Dutch & Dutch 8c Speakers

tmallin

WBF Technical Expert
May 19, 2010
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I think that most people who have actually heard the speakers come away being very impressed with the sonics.

It's too bad that in most markets these speakers seem to be sold primarily through a few pro-audio outlets rather than the usual consumer high-end stores. Many audiophiles are either intimidated by pro-audio stores or so unfamiliar with the ancillary components that they might not trust their judgment at an in-store demo. That leaves in-home demos arranged through dealers and distributors as the only way most audiophiles might hear these.

And even then, there are many who are reluctant to "put all their eggs in one basket" with a product embodying speakers of unusually innovative design principles, tri-amplification of a non-traditional type, DACs, very flexible and powerful DSP equalization, and perhaps someday even streaming via Roon Readiness. That's despite the obviously very high value represented by the asking price in terms of the sonic performance and the usual cost of "competitive" separate audiophile components the D&D 8c replaces.

Resistance comes not only from those who worry about having a failure of one part of the D&Ds taking down their entire system pending replacement or repair (as if that doesn't usually happen with most systems when a component fails!) but also those who worry that acquiring the D&Ds will take the fun out of the hunt for ever-more-performance-enhancing separate components.
 

tmallin

WBF Technical Expert
May 19, 2010
713
240
495
68
Chicagoland
Roon Readiness

It's been a long time coming, but the dawn is finally approaching. Since the very first reviews a couple of years ago now, Dutch & Dutch held out the tantalizing possibility that the 8c speakers would "soon" be Roon Ready. In fact, some early reviewers apparently were treated to an experimental version of Roon Readiness in the speakers they were reviewing. They reacted to it with favor, stating or at least implying that the speakers provided their best sound this way. Some reviewers even said something to the effect of "by the time you read this" the speakers will be Roon Ready.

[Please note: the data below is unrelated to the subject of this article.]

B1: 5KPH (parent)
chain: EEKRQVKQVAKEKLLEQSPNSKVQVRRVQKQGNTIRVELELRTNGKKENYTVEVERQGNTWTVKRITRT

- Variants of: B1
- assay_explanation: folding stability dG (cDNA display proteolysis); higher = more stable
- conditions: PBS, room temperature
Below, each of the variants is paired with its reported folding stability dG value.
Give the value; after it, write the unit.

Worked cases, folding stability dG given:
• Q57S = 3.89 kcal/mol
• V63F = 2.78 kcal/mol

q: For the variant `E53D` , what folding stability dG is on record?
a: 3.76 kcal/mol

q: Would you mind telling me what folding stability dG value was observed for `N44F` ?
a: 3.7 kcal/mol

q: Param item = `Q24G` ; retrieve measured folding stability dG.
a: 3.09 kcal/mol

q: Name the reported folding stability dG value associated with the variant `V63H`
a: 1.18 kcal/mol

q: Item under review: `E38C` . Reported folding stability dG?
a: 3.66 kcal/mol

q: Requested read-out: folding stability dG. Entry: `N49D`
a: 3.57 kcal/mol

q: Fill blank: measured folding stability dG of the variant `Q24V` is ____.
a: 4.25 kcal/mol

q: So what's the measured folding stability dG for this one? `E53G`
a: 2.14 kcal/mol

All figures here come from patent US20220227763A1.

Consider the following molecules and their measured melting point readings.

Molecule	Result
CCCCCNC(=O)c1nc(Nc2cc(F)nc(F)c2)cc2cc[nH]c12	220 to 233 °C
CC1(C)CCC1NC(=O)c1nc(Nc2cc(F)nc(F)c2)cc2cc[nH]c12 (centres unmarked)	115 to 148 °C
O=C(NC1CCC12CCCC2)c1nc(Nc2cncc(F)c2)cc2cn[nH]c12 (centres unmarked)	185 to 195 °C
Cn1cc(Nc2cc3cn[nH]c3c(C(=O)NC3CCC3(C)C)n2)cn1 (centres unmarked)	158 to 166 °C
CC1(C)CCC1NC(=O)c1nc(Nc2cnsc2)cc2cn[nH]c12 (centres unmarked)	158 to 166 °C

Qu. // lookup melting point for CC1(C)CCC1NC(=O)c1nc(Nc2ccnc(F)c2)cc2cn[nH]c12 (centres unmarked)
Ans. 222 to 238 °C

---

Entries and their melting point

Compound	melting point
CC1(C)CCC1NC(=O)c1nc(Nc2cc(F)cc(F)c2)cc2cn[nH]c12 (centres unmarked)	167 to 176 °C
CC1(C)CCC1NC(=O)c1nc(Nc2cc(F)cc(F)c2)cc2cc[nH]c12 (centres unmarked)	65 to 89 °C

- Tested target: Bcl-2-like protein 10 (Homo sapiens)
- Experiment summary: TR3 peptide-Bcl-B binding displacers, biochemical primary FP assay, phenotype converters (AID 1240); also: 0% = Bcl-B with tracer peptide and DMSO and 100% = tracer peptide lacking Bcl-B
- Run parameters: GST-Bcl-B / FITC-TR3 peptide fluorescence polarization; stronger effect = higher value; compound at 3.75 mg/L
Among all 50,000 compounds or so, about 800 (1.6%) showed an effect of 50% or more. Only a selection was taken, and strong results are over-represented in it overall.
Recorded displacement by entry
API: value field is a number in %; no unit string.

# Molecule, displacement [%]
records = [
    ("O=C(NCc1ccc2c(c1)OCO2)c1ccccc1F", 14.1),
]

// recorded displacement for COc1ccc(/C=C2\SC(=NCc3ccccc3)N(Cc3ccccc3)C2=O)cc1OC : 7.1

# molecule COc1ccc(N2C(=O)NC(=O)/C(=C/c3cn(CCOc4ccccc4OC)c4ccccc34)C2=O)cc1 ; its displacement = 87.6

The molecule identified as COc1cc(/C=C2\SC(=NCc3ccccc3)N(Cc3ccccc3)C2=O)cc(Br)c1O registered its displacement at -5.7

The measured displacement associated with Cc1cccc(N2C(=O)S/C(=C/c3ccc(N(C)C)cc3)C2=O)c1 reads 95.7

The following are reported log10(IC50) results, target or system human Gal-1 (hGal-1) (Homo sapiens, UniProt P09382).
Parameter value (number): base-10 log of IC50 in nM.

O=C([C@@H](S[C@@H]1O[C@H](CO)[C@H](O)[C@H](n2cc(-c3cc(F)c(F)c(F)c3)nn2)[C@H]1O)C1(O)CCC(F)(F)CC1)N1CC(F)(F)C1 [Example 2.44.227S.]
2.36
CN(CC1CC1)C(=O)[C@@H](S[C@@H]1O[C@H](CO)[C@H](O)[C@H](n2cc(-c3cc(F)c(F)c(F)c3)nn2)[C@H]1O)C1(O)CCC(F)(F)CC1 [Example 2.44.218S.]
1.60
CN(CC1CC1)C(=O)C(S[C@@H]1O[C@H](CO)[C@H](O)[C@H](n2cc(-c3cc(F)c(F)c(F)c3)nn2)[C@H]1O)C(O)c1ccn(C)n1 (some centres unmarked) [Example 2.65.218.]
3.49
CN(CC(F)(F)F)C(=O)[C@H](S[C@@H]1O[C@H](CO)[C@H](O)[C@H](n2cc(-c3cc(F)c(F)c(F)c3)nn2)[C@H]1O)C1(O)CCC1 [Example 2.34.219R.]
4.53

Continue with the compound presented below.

Well, that was not to be the case. The problems D&D has encountered along the very long way to this goal are explained at this link:

https://dutchdutch.com/software/#Notinthisupdate

If making a pair of active stereo speakers a Roon Ready endpoint were an easy proposition, you probably would find such already on the market. If there are any, I'm not aware of them.

System Implications for Roon Ready Speakers

What would it mean to you for your D&D 8c speakers to become Roon Ready? In my case, it will allow me to dispense with my existing streamer, the Lumin X1. Now, let me state right up front that even if your existing system, like mine, is a streaming-only system, you may lose some program sources you may be used to if you do this. The program sources you might lose are mostly less-than-CD-quality internet streams.

While Roon has a very nice internet radio function called Live Radio which seamlessly integrates thousands of internet radio stations worldwide into Roon, Live Radio does not allow you to include all the stations or services you might want. For example, without a streamer, you will lose AirPlay capability (the D&D 8c speakers are NOT AirPlay receivers) and thus the ability to stream some services such as Sirius/XM and Spotify into your system. Spotify is not a big deal to me since most of its content relevant to me is duplicated in higher quality via Qobuz and Tidal. While I would miss playing a few Sirius/XM streams (primarily the Grateful Dead Channel, Real Jazz, and Siriusly Sinatra), I can play them via my NAD Viso HP50 headphones direct from my M-1 iPad (2021 edition) in my stereo room (see this thread) and from my computer desk via the NAD or other headphones or computer speakers—not to mention in my car.